Paranoids, schizoids, cycloids, semicatatonics, men who claimed to have gone to heaven in flying saucers, women who had burned their children's sex organs off with Bic lighters, alcoholics, pyromaniacs, kleptomaniacs, manic-depressives, suicidals. Tough old world, baby. If you're not bolted together tightly, you're gonna shake, rattle and roll before you turn thirty. Jack ... could sympathize with the parents of the murder victims. With the murdered children themselves, of course. And with Monkey DeLong. Let the reader lay blame. In those days he hadn't wanted to judge. The cloak of the moralist sat badly on his shoulders. (Shining, pp. 379-380)
In the second passage, Hallorann sums up King's view of broken people and their troubled lives:
The world's a hard place, Danny. It don't care. It don't hate you and me, but it don't love us, either. Terrible things happen in the world, and they're things no one can explain. Good people die in bad, painful ways and leave the folks that love them all alone. Sometimes it seems like it's only the bad people who stay healthy and prosper. The world don't love you, but your momma does and so do I. ... [S]ee that you get on. That's your job in this hard world, to keep your love alive and see that you get on, no matter what. Pull your act together and just go on. (Shining, pp. 658)
During filming of The Shining, Stanley Kubrick directed Shelley Duvall harshly, leaving the actress a nervous wreck. As a result, her Wendy is more accurately an abused wife. When we encounter her at the opening of the film, Duvall looks like she has already been walking on eggshells for years (here). And while Rebecca De Mornay did a great job of playing Wendy - much closer to King's vision - in a 1997 miniseries remake, Duvall was able to broadcast shattered nerves (here), and then pure, fractured terror (here) like few others have ever done on screen. Somehow, this pure, harsh picture of abuse and terror was not what King wanted. But wasn't Kubrick striking the heart of King's subject matter with deeper truth and no excuses?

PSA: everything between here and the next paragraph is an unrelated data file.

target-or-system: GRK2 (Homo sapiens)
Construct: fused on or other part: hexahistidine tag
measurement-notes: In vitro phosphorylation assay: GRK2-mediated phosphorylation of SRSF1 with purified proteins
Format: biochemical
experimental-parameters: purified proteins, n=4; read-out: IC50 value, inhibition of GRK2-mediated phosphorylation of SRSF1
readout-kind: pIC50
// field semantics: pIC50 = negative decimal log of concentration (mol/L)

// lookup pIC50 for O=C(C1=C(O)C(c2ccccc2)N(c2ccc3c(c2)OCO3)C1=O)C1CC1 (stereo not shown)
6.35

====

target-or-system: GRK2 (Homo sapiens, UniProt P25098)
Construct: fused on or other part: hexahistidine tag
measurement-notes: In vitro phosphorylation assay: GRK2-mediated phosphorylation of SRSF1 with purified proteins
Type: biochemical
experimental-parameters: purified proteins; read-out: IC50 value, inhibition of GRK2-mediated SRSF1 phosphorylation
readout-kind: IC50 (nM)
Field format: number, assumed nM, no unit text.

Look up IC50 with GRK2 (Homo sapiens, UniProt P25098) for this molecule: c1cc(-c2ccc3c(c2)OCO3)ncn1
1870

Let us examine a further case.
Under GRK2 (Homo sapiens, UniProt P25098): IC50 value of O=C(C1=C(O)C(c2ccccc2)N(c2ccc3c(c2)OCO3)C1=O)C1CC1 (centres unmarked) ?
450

Certainly, King seems to have struggled with whether one can excuse or forgive the most terrible of human crimes. His condemnation of the villains in Doctor Sleep, who are also child abusers, is total. But he wavers over the retribution they face in a curious way at the book's conclusion. We'll see if the film-makers who adapt Doctor Sleep can find King's hoped-for balance between humanity and horror. In the meantime, fans are already demanding another novel from him, a sequel to the sequel.

Danny Lloyd today, aged 40, wouldn't mind a cameo in the inevitably upcoming Doctor Sleep film. Image Source: NY Daily News.

See all my posts on Generation X.